Stockton Reeves grabs Republican nod in HD 47

In what became in the closing weeks a bruising Republican primary battle, Winter Park businessman Stockton Reeves VI defeated Mikaela Nix to win the chance to try to hold onto the Florida House District 47 seat for Republicans.

Reeves, largely representing more traditional business interests in Winter Park and Central Florida, defeated upstart Mikaela Nix, a lawyer, 55 percent to 45 percent Tuesday after the two had battled for weeks about each other’s police records, voting records and past histories in elections.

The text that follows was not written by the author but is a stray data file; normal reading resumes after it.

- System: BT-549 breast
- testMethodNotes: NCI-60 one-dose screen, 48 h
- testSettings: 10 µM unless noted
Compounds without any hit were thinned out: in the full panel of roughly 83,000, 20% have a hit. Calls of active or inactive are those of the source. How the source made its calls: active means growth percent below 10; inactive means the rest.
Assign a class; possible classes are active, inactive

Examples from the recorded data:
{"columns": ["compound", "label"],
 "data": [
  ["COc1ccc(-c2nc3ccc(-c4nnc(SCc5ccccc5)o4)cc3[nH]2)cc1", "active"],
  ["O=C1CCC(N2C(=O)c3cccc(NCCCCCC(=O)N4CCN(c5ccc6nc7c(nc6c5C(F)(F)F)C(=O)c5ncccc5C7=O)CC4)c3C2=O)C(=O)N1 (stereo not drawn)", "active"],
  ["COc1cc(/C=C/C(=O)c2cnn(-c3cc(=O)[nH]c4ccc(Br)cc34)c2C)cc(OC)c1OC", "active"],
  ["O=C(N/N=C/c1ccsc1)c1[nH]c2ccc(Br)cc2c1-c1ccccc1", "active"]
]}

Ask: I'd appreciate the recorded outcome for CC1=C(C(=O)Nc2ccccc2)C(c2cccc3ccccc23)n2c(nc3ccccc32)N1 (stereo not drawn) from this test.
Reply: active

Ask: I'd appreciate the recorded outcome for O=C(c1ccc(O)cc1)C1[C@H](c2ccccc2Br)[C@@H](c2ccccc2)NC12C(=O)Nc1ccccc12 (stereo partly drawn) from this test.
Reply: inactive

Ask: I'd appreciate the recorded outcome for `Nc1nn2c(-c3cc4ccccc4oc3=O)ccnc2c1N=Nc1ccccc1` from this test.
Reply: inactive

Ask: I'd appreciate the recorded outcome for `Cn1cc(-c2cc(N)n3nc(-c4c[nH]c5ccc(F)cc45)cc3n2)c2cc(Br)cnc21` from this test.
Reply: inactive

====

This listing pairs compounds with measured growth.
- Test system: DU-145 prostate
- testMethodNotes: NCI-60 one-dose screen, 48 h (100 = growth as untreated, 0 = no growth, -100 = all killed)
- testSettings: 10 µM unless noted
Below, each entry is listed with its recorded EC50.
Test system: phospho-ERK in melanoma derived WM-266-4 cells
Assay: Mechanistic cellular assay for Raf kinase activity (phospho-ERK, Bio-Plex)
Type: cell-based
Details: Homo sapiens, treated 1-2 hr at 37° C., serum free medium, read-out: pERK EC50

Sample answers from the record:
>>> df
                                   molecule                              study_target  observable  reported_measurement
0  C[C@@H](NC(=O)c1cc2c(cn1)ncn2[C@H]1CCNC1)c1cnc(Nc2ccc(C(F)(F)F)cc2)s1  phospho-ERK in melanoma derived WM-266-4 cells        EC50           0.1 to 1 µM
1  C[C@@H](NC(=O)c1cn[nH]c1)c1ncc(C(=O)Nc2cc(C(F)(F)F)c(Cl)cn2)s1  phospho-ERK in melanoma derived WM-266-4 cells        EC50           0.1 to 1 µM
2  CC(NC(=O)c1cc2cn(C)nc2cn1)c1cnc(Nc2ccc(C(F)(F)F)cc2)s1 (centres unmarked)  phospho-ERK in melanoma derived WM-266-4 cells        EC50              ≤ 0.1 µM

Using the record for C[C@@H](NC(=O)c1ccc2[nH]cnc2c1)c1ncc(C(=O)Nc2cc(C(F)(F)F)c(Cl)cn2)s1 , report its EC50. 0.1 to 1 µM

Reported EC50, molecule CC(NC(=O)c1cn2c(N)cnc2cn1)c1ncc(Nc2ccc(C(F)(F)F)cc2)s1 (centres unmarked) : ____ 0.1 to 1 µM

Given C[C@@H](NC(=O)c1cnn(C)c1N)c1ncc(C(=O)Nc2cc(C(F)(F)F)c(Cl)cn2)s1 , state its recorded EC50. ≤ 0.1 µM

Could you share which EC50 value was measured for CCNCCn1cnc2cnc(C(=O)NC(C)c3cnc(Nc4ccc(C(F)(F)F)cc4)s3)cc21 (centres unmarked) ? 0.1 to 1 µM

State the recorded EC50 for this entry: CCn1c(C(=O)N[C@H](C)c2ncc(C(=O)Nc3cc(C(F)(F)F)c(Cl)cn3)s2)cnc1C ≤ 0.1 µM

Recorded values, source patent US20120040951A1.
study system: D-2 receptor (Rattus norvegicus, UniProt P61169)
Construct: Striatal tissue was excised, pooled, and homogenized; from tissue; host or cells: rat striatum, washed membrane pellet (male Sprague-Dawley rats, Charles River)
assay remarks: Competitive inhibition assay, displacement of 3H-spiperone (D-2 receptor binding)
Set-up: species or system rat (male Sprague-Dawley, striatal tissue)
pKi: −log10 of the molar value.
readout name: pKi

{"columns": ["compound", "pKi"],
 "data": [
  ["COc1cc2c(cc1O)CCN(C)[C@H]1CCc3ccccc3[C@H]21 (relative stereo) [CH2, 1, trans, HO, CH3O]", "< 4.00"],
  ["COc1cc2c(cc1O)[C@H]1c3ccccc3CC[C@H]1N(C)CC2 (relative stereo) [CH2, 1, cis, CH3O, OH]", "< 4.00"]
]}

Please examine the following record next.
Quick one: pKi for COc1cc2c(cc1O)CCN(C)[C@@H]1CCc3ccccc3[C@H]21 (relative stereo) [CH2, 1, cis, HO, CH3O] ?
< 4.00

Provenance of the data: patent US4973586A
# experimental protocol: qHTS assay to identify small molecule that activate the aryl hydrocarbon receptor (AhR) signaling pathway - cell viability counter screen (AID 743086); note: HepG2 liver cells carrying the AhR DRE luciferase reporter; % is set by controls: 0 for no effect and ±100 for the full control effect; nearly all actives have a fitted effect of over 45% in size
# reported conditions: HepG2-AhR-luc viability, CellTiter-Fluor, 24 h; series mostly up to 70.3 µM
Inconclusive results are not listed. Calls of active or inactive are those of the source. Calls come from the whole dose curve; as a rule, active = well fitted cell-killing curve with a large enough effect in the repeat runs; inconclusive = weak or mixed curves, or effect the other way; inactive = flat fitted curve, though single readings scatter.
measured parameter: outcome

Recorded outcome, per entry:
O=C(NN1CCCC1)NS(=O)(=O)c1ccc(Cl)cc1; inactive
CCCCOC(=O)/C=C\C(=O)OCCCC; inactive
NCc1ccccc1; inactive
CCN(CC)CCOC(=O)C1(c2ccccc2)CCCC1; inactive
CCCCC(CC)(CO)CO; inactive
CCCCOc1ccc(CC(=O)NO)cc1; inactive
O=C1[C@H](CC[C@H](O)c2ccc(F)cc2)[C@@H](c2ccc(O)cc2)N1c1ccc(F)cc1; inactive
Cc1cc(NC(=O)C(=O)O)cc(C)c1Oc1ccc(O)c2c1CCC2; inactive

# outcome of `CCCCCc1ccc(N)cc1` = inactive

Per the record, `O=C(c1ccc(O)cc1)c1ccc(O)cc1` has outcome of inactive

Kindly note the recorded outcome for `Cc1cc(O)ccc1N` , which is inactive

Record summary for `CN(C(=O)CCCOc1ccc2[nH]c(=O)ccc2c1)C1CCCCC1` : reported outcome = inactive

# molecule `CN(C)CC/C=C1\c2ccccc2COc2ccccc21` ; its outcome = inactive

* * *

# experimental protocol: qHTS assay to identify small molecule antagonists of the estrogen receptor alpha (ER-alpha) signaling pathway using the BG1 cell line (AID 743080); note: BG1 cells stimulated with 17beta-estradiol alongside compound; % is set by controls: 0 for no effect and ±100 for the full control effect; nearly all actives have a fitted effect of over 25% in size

Reeves, a longtime fixture in Central Florida politics and a former political consultant who now runs a company that helps first responder agencies plan their facilities, gets a fresh start now heading toward the November election.

The seat represents north-central Orange County, including most of Winter Park, the downtown Orlando area, and surrounding neighborhoods. The seat is held by Republican state Rep. Mike Miller, who Tuesday won the Republican primary nomination to run for Congress in Florida’s 7th Congressional District.

But the district is trending Democrat.

And up next for Reeves is Anna Eskamani, a Democrat whose fundraising prowess has been almost unmatched among first-time candidates in Central Florida, and rivaled only by the national publicity she’s been able to gain, identified as a rising star in progressive politics in cover stories in magazines like Time and Atlantic.